Members of the Kauai County Council know that when it comes to genetically modified organisms, or GMOs, passions on both sides of the issue tend to run high.
When the council hosted a public hearing July 31 on a bill that seeks to regulate the GMO industry, more than 2,000 supporters and opponents appeared at the Kauai Veterans Center.
On Tuesday, an amended version of the same GMO bill faces another round of public testimony during a meeting of the Kauai Council. The meeting is scheduled from 8:30 to 11:30 a.m. at the County Building on Rice Street.
“Every single hearing we’ve had has been standing room only. People are getting in line at 5 o’clock in the morning if not earlier,” said Kauai Councilman Gary Hooser. “Without question, this is the biggest issue… the issue that people are most concerned about on Kauai that I’ve ever seen, and I’ve been living on Kauai since 1980.”
Under the amended version of Bill 2491, companies would be forced to disclose the exact location of all GMO crops on Kauai. The measure also requires companies like Dow AgroScience, Pioneer Hi-Bred International, Syngenta and BASF to divulge the presence of restricted use pesticides, if five pounds or 15 gallons are purchased or used within a calendar year. Finally, the bill creates pesticide buffer zones of varying distances around schools, parks, roads and even waterways that lead to the ocean.
Hooser, who sponsored the bill with fellow Councilman Tim Bynum, believes he has enough votes for a veto-proof majority.
“We have four votes in committee plus the co-sponsor of the bill, Councilmember Tim Bynum, would make five,” said Hooser. “So, if everybody sticks with what they've already voted, we should have a veto-proof amended bill soon."
However, a final vote on Bill 2491 may have to wait. Hooser said final passage could be delayed if the council can’t get through all of the public testimony during Tuesday’s meeting.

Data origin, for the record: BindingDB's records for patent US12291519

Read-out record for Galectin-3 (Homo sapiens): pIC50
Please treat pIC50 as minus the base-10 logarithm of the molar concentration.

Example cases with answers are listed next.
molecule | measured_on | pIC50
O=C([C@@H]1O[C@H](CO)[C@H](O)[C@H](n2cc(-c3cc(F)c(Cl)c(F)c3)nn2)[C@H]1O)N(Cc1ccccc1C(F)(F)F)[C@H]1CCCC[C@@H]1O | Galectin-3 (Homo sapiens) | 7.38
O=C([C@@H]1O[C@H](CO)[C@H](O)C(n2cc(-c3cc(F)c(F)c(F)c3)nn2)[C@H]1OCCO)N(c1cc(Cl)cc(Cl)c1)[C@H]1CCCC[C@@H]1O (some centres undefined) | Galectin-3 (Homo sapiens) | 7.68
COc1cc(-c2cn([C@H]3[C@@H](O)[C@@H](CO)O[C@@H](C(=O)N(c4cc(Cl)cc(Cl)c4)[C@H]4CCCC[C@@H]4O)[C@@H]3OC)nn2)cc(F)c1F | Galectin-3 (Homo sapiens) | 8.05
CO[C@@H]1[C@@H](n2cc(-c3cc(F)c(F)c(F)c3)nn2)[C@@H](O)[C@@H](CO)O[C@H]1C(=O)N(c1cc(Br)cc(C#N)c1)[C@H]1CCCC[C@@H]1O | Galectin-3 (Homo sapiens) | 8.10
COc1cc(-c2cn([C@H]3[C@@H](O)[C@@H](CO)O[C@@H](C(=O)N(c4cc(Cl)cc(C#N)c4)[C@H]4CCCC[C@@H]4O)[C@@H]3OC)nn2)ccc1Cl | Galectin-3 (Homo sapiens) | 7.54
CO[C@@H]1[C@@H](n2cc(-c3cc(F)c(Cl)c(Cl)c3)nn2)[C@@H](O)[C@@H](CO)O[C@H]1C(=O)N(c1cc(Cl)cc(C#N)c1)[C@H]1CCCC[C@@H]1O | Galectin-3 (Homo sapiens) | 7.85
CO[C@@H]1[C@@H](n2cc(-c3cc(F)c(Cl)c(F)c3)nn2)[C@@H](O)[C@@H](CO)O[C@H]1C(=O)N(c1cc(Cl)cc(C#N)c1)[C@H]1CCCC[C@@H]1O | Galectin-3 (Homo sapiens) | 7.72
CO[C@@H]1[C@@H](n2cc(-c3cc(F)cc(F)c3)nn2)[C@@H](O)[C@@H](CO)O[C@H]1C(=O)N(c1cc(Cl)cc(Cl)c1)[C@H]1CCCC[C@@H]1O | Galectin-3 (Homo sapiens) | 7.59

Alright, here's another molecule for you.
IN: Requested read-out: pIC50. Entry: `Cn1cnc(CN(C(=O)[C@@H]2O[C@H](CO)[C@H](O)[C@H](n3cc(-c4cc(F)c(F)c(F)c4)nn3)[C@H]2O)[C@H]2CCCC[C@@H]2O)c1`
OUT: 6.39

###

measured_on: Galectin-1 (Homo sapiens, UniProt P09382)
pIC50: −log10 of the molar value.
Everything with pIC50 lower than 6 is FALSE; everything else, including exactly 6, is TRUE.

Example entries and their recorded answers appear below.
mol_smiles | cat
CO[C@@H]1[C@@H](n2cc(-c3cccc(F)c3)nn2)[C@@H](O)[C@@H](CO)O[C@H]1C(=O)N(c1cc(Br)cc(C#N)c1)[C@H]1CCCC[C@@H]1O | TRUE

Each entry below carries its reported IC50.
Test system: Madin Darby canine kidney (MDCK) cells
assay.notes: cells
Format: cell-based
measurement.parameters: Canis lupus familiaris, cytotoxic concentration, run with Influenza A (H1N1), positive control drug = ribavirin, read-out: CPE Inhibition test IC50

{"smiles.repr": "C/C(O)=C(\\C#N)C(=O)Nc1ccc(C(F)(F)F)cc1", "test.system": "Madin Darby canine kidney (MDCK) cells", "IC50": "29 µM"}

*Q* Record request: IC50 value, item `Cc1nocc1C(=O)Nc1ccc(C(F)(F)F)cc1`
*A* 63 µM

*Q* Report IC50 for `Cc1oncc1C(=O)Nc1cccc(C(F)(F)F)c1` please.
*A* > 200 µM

Meanwhile, those who are opposed to the GMO bill say it’s unnecessary and claim supporters have been using pseudo-science to stir up public sentiment.
"We consider it to be unnecessary, primarily because we think that the state has both the resources and trained staff to really enforce and implement state and federal regulations (for pesticides)," said Alicia Maluafiti, executive director of the Hawaii Crop Improvement Association, which represents the agricultural seed industry. “This entire process has been about these exaggerated claims and fear mongering put forth by really extreme viewpoints.”
Not included in the amended version of Bill 2491 is a moratorium on the experimental use and commercial production of GMO crops until an environmental impact study is completed. In addition, the amended bill does not include a ban on the open-air testing of experimental pesticides on the island. Hooser said final passage of the amended version of 2491 would still be a victory for Kauai residents.
“That’s the first step to really answering the many questions facing our community, (and) knowing what chemicals are being sprayed,” said the councilman.
Last month, Gov. Neil Abercrombie announced he is working with Kauai lawmakers on voluntary pesticide notification requirements as well as buffer zones by GMO companies. Maluafiti said she supports the governor’s effort.
“That’s where we believe this type of issue needs to stay, and we think that the governor has made a sincere effort to work with us to do that,” she said.
But, Hooser contends voluntary requirements don’t have the weight of law and GMO companies on Kauai have consistently rebuffed efforts to disclose pesticide use.
“We’ve been asking them for months, if not years, to provide the information and they haven’t voluntarily provided any of it,” said Hooser.